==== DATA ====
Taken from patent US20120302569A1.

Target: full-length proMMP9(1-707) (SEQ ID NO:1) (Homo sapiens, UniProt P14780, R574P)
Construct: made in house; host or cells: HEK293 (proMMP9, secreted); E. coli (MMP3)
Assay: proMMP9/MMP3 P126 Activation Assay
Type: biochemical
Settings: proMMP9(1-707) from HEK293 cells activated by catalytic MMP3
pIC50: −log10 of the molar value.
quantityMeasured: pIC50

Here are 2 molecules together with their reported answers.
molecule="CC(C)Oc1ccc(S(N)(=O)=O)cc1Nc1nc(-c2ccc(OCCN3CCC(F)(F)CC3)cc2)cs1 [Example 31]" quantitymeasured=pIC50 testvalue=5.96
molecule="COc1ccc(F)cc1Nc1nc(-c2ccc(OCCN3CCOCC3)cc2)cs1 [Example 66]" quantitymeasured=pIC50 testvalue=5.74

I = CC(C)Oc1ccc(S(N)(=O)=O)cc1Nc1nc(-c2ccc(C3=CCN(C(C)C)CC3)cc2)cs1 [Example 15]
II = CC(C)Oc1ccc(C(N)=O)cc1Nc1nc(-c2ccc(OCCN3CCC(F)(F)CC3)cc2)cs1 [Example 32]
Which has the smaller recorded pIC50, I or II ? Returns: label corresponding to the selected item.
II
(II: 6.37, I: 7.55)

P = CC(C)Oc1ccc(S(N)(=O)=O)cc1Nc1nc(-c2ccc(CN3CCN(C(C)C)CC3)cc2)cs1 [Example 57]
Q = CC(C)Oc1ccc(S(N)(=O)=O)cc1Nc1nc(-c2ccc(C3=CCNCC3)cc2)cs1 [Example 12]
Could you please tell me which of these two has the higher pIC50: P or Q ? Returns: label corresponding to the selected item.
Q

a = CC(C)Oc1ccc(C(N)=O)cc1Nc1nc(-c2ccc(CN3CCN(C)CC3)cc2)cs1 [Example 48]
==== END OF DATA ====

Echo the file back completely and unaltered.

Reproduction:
Taken from patent US20120302569A1.

Target: full-length proMMP9(1-707) (SEQ ID NO:1) (Homo sapiens, UniProt P14780, R574P)
Construct: made in house; host or cells: HEK293 (proMMP9, secreted); E. coli (MMP3)
Assay: proMMP9/MMP3 P126 Activation Assay
Type: biochemical
Settings: proMMP9(1-707) from HEK293 cells activated by catalytic MMP3
pIC50: −log10 of the molar value.
quantityMeasured: pIC50

Here are 2 molecules together with their reported answers.
molecule="CC(C)Oc1ccc(S(N)(=O)=O)cc1Nc1nc(-c2ccc(OCCN3CCC(F)(F)CC3)cc2)cs1 [Example 31]" quantitymeasured=pIC50 testvalue=5.96
molecule="COc1ccc(F)cc1Nc1nc(-c2ccc(OCCN3CCOCC3)cc2)cs1 [Example 66]" quantitymeasured=pIC50 testvalue=5.74

I = CC(C)Oc1ccc(S(N)(=O)=O)cc1Nc1nc(-c2ccc(C3=CCN(C(C)C)CC3)cc2)cs1 [Example 15]
II = CC(C)Oc1ccc(C(N)=O)cc1Nc1nc(-c2ccc(OCCN3CCC(F)(F)CC3)cc2)cs1 [Example 32]
Which has the smaller recorded pIC50, I or II ? Returns: label corresponding to the selected item.
II
(II: 6.37, I: 7.55)

P = CC(C)Oc1ccc(S(N)(=O)=O)cc1Nc1nc(-c2ccc(CN3CCN(C(C)C)CC3)cc2)cs1 [Example 57]
Q = CC(C)Oc1ccc(S(N)(=O)=O)cc1Nc1nc(-c2ccc(C3=CCNCC3)cc2)cs1 [Example 12]
Could you please tell me which of these two has the higher pIC50: P or Q ? Returns: label corresponding to the selected item.
Q

a = CC(C)Oc1ccc(C(N)=O)cc1Nc1nc(-c2ccc(CN3CCN(C)CC3)cc2)cs1 [Example 48]